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September 11, 2012

Today's Eventstodaysevents 


In honor of September 11th, several House committees will hold oversight hearings on terrorism and homeland security. The House is expected to consider a land exchange bill and a reauthorization of an electronic surveillance law on the floor today. The Senate is expected to hold a vote on a motion to proceed on a veterans' jobs bill.



capitalLawmakers Set to Leave Washington Early to Get on Campaign Trail. Congress is poised to recess at the end of next week as vulnerable incumbents have convinced their leaders that their time is better spent at home campaigning than in Washington. Having just returned from a five-week recess, the "Hello, I Must Be Going" strategy is not without risks, or controversy. Some members want to stay deep into September to pass lingering legislation, such as the farm bill. The Hill  




House GOP Leaders Unveil "Clean" CR. House Republican leaders are pitching a stopgap funding bill to members as having only a few non-controversial provisions added on, meeting the promise of a "clean" continuing resolution that can be cleared quickly. The House set a vote for Sept. 13 on the CR (H J Res 117), introduced Monday with only a handful of riders - most of them related to defense, nuclear, wildfire and border security programs - that will keep the government running through March 27 and will avoid the threat of a shutdown before the November elections. It is one of the few bills Congress has to consider in its abbreviated work period this month, and House leaders are hoping that rapid approval will enable lawmakers to return to their home districts without major new showdowns that would unsettle some campaigns. Congressional Quarterly 


Rand Paul Could Stall Senate Work Departure Over Pakistan. Sen. Rand Paul upped the ante Monday in his bid to secure a vote on cutting off aid to Pakistan, threatening to delay the Senate's quick escape planned for later this month. In a letter to Senate Majority Leader Harry Reid (D-Nev.), the Kentucky Republican called for an immediate vote to end U.S. foreign aid to the country. Roll Call


Defense Panels Seek Few Extensions in CR. Appropriators and defense authorizers inserted only a handful of extensions of expiring Pentagon authorities into a six-month continuing resolution, which both the Senate and House plan to send to the president during this truncated September work session. Authorizers prefer a limited number of extensions to avoid undercutting the logic of completing the fiscal 2013 defense authorization bill (S 3254, HR 4310). One key extension that lawmakers included in the bill (H J Res 117) involves expiring purchasing authorities in the Afghanistan theater of operations. The bill also would allow additional funding for nuclear modernization efforts, a key Republican priority. Congressional Quarterly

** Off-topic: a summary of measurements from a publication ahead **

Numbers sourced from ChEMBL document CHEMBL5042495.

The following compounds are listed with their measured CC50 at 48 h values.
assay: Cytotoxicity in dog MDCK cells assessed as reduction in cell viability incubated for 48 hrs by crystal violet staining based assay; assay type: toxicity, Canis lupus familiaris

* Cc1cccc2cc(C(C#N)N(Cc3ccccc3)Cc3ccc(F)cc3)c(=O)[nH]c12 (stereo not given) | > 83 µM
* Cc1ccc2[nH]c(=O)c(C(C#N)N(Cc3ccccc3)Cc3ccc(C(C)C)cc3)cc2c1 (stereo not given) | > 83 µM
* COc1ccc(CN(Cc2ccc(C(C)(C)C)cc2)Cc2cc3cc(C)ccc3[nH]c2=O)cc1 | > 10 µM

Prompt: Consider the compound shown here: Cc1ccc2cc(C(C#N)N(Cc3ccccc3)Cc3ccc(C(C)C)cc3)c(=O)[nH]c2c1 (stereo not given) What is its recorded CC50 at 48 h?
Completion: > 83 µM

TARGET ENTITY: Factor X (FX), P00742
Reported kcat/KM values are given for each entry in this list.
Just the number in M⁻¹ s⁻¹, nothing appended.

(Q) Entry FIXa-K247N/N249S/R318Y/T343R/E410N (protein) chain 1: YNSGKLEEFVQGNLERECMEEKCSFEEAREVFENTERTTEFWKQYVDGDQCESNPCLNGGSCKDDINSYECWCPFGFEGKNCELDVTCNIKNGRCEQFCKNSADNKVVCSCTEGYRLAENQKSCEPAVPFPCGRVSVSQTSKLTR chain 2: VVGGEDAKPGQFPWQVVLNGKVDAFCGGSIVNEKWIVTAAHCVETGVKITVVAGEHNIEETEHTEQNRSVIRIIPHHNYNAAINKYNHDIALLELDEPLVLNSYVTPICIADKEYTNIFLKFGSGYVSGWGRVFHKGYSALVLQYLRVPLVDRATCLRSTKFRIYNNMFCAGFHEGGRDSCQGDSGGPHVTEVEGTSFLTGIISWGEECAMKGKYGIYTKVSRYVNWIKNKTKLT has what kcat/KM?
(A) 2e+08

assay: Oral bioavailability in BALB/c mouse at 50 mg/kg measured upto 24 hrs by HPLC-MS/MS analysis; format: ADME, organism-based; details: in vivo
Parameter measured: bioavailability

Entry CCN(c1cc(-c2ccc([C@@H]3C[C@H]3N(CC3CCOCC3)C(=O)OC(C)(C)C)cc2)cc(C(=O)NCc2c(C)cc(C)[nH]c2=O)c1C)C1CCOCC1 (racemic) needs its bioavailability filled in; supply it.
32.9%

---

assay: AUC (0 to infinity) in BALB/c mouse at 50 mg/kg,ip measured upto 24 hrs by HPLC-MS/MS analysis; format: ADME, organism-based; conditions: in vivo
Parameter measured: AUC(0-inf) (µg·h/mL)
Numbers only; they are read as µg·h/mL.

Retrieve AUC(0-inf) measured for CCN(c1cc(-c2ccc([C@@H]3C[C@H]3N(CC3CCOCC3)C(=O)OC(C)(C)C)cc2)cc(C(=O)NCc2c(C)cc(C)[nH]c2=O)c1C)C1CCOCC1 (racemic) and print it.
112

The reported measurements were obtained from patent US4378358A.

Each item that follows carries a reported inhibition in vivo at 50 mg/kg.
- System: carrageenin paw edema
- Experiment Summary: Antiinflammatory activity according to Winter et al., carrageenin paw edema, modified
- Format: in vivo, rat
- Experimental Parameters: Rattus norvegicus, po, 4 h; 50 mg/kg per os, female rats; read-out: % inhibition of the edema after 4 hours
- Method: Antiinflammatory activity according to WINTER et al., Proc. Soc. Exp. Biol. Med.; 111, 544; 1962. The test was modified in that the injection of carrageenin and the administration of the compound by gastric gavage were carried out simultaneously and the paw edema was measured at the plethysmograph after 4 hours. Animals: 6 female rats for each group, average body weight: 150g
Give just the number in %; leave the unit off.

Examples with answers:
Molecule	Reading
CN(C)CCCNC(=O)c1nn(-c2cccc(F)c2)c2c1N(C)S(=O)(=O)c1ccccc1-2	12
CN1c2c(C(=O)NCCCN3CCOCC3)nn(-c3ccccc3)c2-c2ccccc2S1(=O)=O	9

shellShell Halts Drilling in Alaska's Chukchi Sea: Offshore drilling stops due to 'potentially encroaching sea ice.' After less than a day of "historic" drilling offshore Alaska's North Slope, Shell decided to stop drilling in the Chukchi Sea due to sea ice. As a precautionary measure, the oil company said Sept. 10 that it would temporarily move off its Burger well to avoid "potentially encroaching sea ice." Once the ice moves on, Shell's drill ship, the Noble Discoverer, planned to re-connect to its eight anchors and continue drilling. NunatsiaqOnline


Russian Arctic Expedition Finds New Island. A Russian Arctic expedition has discovered a new island in the Franz Josef Land archipelago. Arctic explorers first hypothesized that the new island could have split away from larger Northbrook Island back in 2006 but bad weather prevented a previous expedition from finding proof. The Arctic-2012 expedition, which set off from Murmansk on Saturday on board the Rossiya nuclear icebreaker, took photographs of the new strait that has formed between the two islands and fixed the coordinates of the coastline. RIA Novosti 


Iceland President OlafurIceland's President Weighs in on Impact of Rapidly Disappearing Arctic Ice. Iceland is in a unique position as far as the changing global environment. The northern country not only sees the melting ice, but also has a front-row seat for the effort to convert to a clean-energy economy. Iceland uses clean energy for virtually all of its electricity and heating. Environmental activists aren't the only ones to see threats from fossil fuels in the Arctic; world leaders see threats too. But they also see opportunities. A warming climate means that sea ice in the far north is melting faster than ever expected. That was one of the topics under discussion the recent Arctic Imperative summit in Alaska, where Iceland's President Olafur Grimsson delivered the keynote address. Public Radio International